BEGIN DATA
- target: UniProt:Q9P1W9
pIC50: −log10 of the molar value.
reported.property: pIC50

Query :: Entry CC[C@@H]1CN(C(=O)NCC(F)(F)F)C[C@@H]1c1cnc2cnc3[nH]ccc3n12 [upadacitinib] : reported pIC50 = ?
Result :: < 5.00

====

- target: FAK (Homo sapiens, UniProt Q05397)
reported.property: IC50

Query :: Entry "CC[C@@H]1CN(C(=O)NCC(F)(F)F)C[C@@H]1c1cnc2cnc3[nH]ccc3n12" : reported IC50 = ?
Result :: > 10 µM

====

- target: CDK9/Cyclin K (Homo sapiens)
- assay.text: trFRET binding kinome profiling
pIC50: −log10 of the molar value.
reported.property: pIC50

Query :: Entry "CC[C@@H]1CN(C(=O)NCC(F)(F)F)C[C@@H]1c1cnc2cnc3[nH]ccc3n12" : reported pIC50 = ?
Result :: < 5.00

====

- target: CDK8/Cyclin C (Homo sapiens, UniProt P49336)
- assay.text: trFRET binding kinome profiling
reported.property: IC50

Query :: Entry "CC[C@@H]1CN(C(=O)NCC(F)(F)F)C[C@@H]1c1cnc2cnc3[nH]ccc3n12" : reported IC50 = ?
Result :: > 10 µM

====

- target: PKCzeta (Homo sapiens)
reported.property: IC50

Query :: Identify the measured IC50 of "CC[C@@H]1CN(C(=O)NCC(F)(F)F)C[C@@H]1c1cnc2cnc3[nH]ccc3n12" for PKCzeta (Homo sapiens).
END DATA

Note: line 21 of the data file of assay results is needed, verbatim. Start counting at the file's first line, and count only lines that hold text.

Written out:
reported.property: IC50